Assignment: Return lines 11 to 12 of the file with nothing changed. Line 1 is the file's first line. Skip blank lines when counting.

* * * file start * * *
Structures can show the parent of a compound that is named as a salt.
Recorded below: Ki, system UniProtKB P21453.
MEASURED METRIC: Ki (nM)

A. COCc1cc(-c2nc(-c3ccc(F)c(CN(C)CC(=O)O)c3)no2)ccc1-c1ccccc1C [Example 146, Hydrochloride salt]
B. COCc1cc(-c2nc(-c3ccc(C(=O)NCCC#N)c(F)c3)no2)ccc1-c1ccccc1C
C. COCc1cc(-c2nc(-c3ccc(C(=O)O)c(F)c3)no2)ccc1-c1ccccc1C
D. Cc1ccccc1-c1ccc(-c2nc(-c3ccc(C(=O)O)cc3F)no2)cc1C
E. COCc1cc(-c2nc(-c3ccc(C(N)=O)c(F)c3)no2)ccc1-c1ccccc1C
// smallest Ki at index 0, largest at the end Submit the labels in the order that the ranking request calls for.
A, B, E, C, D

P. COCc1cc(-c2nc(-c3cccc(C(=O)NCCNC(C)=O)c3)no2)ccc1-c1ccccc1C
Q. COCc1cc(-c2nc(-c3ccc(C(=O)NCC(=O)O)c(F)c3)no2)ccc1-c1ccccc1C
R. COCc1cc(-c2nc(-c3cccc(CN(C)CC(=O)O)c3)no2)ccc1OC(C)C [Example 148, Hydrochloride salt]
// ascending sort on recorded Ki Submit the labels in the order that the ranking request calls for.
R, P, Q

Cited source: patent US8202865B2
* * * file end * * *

P. COCc1cc(-c2nc(-c3cccc(C(=O)NCCNC(C)=O)c3)no2)ccc1-c1ccccc1C
Q. COCc1cc(-c2nc(-c3ccc(C(=O)NCC(=O)O)c(F)c3)no2)ccc1-c1ccccc1C